For me something that does superb quality up to A4/letter is definitely good enough. Anybody knows what image definition is required for this?

I know that the images I buy for my company at full definition are 75MB each, highly impractical in terms of speed/storage space...
 

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PosterBoy, thanks for the info re the A70. I am VERY tempted to purchase one for $500 to replace my workhorse Kodak 280. I learned digital photography on that camera, and now I want to move upwards. I can't afford the Minolta 7i, which is the camera of my choice, or the Canon G5 or the Nikon 5400 or 5700. Thus, this is a compromise. I am still looking at G5 Jaguar/Panther-compatible scanners, with the Epson Perfection 2400 or 3200 in the lead so far. We shall see.
 

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Discussion Starter · #10 ·
Dr G:

Did I mention that I lived in St John's ... Wood (NW8)? :D

Having had a look at the specs of the Epsons you mention, it seems that only the 3200 is in the race in terms of being able to capture film at a level of quality comparable to that of a film scanner. Let me know if you use your wallet as my purchase is probably still a little while away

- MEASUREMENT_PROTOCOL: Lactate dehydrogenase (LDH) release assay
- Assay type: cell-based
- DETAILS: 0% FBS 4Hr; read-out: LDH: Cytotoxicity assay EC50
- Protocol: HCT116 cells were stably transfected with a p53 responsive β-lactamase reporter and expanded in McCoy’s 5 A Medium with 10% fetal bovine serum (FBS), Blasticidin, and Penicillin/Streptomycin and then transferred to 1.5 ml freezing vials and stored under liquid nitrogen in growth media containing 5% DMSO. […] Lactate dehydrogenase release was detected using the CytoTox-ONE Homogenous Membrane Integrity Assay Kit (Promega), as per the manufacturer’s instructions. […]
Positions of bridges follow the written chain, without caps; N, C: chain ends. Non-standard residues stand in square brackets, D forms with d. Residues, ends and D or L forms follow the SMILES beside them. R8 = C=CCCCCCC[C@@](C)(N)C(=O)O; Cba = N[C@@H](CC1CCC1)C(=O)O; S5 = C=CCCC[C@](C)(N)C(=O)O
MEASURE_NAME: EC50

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Moscool, film scanners are the way to go. Results are much better than what you get for scanning the print. You will still have to tweak a bit to get it how you like (usually), but not much. One under appreciated big difference with the negative is you get soooo much more colour depth than you do with paper. Also, as you may know, there is a loss in resolution and quality involved in the extra step going neg to paper to scanner. If you were to try a comparison of a print scan to a neg scan I bet you would never go back to scanning prints (unless you had no choice!).

Hope that helps!
 

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Discussion Starter · #12 ·
Sinjin, all other things being equal it seems easy to go stupid with definition and file size. A couple of practical sub-questions:

- Is 1800 LPI sufficient (and d (?) of about 3) or is 2700 required (forget 4000)?
- How deep should colour be (24 bits to 42 bits?)
- What should the target file size for everyday snaps be (100k to 10MB)?